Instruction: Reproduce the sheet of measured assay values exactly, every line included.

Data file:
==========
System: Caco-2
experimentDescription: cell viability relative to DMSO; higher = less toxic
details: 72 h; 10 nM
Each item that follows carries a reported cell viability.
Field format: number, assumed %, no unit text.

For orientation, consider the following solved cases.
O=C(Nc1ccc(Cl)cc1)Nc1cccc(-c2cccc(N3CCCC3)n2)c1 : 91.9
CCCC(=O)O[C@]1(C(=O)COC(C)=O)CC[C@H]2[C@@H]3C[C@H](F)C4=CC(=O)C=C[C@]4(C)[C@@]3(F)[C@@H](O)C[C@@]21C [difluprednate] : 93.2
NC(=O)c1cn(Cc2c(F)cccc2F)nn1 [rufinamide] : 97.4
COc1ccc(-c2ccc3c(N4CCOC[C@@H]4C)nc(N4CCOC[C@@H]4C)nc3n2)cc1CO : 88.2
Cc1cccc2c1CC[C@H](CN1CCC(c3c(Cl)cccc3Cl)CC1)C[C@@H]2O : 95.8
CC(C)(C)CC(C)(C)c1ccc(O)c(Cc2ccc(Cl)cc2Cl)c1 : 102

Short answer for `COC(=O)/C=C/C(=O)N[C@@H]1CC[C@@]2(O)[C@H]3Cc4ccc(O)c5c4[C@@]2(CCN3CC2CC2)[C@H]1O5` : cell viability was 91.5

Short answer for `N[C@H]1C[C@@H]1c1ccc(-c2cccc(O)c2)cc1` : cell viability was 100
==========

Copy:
System: Caco-2
experimentDescription: cell viability relative to DMSO; higher = less toxic
details: 72 h; 10 nM
Each item that follows carries a reported cell viability.
Field format: number, assumed %, no unit text.

For orientation, consider the following solved cases.
O=C(Nc1ccc(Cl)cc1)Nc1cccc(-c2cccc(N3CCCC3)n2)c1 : 91.9
CCCC(=O)O[C@]1(C(=O)COC(C)=O)CC[C@H]2[C@@H]3C[C@H](F)C4=CC(=O)C=C[C@]4(C)[C@@]3(F)[C@@H](O)C[C@@]21C [difluprednate] : 93.2
NC(=O)c1cn(Cc2c(F)cccc2F)nn1 [rufinamide] : 97.4
COc1ccc(-c2ccc3c(N4CCOC[C@@H]4C)nc(N4CCOC[C@@H]4C)nc3n2)cc1CO : 88.2
Cc1cccc2c1CC[C@H](CN1CCC(c3c(Cl)cccc3Cl)CC1)C[C@@H]2O : 95.8
CC(C)(C)CC(C)(C)c1ccc(O)c(Cc2ccc(Cl)cc2Cl)c1 : 102

Short answer for `COC(=O)/C=C/C(=O)N[C@@H]1CC[C@@]2(O)[C@H]3Cc4ccc(O)c5c4[C@@]2(CCN3CC2CC2)[C@H]1O5` : cell viability was 91.5

Short answer for `N[C@H]1C[C@@H]1c1ccc(-c2cccc(O)c2)cc1` : cell viability was 100